Fitting the three AA batteries into the base of the pistol-grip controller requires you to break out the cross head screwdriver again.
Remember to power up the transmitter before turning on the car. The red light on the transmitter will flash quickly when it is not connected to the model.
With both the models charged up, we tested them around the office and out on the street.
On carpet those soft rubber tyres provide plenty of grip. The relatively poor steering lock (just 30°) results in a particularly large turning circle, however, a jab on the brakes before turning will load up the front end, cocking a rear wheel and allowing for a tighter rotation. We found the 2.4Ghz transmitter/receiver combo robust in its communication with no issues with interference.
With the wheels stuck out at each corner, they are more likely to come into contact with your furniture than the front and rear bumpers. This means you can clamber over the edges of rugs and room thresholds with ease. Whilst they can be used indoors, the models are probably a little too fast for the home, unless you are blessed with access to a particularly large hall.
Despite the diminutive size, these cars a much more at home outdoors. We tested them on a dry spring day on a variety of terrains.
With no real damping, the springs do all the work of resisting against the ground. They are a little under-dampened and bounce the car around on high frequency bumps but will take some of the blow out of a heavy landing. They are a fairly standard 60mm in length thus could be swapped out for something more serious from the aftermarket.
Those soft compound grippy tyres will hold the cars on inclined concrete but note that there is no drag brake or hold programmed into the ESC so coming off the power will result in them rolling back down.
The taller body mounted to the Thunder raises its centre of gravity, so that pinning the throttle from a standstill on this model will result in a little wheelie!
Meanwhile both the Thunder and the Hurricane will lift a front wheel under full power cornering, resulting in a fair amount of understeer.
There is definitely some lag in the basic transmitter setup, especially when getting onto the 'brakes'. Sadly the integrated ESC means that you won't be able to easily upgrade this to a different kit.
With their relatively low ground clearance of just 26mm, the buggies had no issues over a (mown) lawn. Even in the park where the ground was bumpy, they chopped and hopped their way across the grass with no issue.
Open differentials are common at this price, so whilst all four wheels are driven, it is still possible to get stuck with two wheels spinning as seen on the tree bark below.
On loose stuff the most fun is had, thus a gravel path or chip covered carpark provides big entertainment value. Despite the AWD, the mid-rear mount of the battery and motor gives the chassis a rear bias. This means on gravel you can turn in with a slight lift, then get back on the power to hold a big powerslide. Tight donuts are simple to perform as can be seen below.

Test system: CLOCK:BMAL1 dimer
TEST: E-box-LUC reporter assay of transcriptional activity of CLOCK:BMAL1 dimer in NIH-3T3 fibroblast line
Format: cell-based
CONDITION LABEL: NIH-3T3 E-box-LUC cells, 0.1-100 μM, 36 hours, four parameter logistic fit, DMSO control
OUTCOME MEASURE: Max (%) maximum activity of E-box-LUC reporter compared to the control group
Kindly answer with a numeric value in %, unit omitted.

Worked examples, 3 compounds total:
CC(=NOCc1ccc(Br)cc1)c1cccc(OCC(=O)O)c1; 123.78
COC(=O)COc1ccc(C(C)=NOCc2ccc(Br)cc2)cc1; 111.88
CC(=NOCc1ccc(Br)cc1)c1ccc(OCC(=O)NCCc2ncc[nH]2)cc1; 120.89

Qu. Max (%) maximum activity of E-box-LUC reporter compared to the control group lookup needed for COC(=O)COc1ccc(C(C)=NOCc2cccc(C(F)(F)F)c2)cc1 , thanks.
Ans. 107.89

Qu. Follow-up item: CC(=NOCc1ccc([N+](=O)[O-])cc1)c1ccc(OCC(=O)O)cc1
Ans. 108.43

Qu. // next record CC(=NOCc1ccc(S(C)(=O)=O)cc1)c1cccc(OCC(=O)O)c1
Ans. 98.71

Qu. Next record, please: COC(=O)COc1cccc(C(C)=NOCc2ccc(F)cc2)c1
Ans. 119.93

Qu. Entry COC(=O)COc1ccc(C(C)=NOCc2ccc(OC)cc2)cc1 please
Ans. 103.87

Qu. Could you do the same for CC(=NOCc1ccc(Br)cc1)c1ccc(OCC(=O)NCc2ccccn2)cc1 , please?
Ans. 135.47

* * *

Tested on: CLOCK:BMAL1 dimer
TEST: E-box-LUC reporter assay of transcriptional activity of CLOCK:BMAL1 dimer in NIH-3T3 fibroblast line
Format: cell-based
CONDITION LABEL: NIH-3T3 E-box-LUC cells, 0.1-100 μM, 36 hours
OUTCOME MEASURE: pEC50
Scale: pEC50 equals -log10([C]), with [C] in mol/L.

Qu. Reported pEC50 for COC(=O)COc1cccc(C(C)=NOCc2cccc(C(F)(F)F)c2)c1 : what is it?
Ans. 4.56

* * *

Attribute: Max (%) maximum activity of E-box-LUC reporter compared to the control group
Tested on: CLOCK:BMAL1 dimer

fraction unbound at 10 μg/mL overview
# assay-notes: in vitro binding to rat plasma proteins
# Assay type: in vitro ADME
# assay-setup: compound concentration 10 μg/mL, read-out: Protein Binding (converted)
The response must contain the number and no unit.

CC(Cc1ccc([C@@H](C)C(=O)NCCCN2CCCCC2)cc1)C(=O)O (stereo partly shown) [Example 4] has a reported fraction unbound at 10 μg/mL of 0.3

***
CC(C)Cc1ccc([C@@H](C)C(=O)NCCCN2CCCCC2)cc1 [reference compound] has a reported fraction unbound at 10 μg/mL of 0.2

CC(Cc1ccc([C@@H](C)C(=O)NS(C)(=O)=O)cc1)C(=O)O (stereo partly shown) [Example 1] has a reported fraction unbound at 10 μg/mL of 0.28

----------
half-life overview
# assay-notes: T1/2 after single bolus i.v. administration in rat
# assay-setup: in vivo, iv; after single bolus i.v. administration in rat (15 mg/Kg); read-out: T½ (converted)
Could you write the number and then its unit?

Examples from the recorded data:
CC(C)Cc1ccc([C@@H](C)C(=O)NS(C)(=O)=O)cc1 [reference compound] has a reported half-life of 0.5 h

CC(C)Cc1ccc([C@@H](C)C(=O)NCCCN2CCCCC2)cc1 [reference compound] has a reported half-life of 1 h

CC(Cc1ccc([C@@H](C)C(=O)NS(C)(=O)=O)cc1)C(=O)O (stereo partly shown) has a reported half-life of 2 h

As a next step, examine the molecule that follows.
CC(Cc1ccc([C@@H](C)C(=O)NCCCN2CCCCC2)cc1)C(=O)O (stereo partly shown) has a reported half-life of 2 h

Setting up a few stones as markers, we hammered out a track and lapped it perfecting our lines. Whilst we can't speak for the 20 minute runtime we ran both of the cars hard for a good 15 minutes and they still had some juice left in those small batteries.
Manufacturers like to play fast and loose with top speed promises and these cars are no different. We hit a GPS verified 14mph, some 7mph shy of Absima’s claims of 35km/h. Considering the younger target audience and comparatively tiny budget, we feel the performance is adequate.
Whilst you aren't going to be setting any land-speed records, the cars accelerate up to the limit quickly, which is argueably more important.
Yes, yes they will. The lightweight chassis and punchy acceleration means you can 'send' them off of a jump and get some reasonable airtime.
We'd caution against bashing them around a skatepark all afternoon as they can't put up with the sort of abuse a Traxxas Maxx can, but they aren't so fragile that you can't roll them a few times.
These cars are ideal for younger teens (13+) or younger children supervised by an adult. They are ideal for introducing the trigger throttle and analogue steering control methods of modern RC cars.
Our top selling 1/18th scale car to date has been the FTX Colt. Its classic buggy shape and inexpensive purchase price has made it a solid favourite. However, with its hunger for 8AA batteries (just for the transmitter), ultra-low ride height and £10 premium over these 'First Step' models, we feel Absima are onto a winner.
If you are looking for a toy for an older teenager or an adult, we'd suggest something a little more serious. Check our blog for more buggy reviews but the FTX Carnage and the BSD Racing Flux Storm will offer full-sized thrills albeit at a higher price point. If you believe bigger is better, also consider the Arrma Typhon Mega.
Here on our webstore we stock the Blue (as pictured) or Red Thunder and Blue or Green Hurricane with the monster truck soon to join the ranks. Keep your eyes on our store where we will also have extra batteries and a fast battery charging arriving soon.
We also stock a range of Absima cars from the £60 buggies to £200 monster trucks. You can browse the whole selection here.
Here at RC Geeks we are big fans of inexpensive RC toys like these from Absima. Browse our blog site for reviews of other great models.
Looking for that perfect RC car gift? Read out Christmas (but relevant year-round) buyers guide here.